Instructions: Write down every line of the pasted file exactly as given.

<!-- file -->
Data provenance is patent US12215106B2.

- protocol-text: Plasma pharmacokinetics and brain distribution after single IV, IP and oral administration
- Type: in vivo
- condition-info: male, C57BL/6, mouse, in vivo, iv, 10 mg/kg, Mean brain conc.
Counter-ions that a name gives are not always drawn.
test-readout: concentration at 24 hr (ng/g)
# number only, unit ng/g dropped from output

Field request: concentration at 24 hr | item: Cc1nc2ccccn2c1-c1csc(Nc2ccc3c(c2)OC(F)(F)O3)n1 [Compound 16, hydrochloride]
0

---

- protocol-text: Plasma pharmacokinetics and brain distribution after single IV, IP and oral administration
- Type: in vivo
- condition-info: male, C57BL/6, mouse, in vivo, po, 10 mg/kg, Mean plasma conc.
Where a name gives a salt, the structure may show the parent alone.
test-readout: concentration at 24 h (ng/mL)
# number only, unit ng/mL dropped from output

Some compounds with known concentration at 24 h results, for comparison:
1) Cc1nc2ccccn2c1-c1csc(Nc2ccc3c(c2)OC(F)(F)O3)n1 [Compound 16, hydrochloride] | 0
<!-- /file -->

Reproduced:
Data provenance is patent US12215106B2.

- protocol-text: Plasma pharmacokinetics and brain distribution after single IV, IP and oral administration
- Type: in vivo
- condition-info: male, C57BL/6, mouse, in vivo, iv, 10 mg/kg, Mean brain conc.
Counter-ions that a name gives are not always drawn.
test-readout: concentration at 24 hr (ng/g)
# number only, unit ng/g dropped from output

Field request: concentration at 24 hr | item: Cc1nc2ccccn2c1-c1csc(Nc2ccc3c(c2)OC(F)(F)O3)n1 [Compound 16, hydrochloride]
0

---

- protocol-text: Plasma pharmacokinetics and brain distribution after single IV, IP and oral administration
- Type: in vivo
- condition-info: male, C57BL/6, mouse, in vivo, po, 10 mg/kg, Mean plasma conc.
Where a name gives a salt, the structure may show the parent alone.
test-readout: concentration at 24 h (ng/mL)
# number only, unit ng/mL dropped from output

Some compounds with known concentration at 24 h results, for comparison:
1) Cc1nc2ccccn2c1-c1csc(Nc2ccc3c(c2)OC(F)(F)O3)n1 [Compound 16, hydrochloride] | 0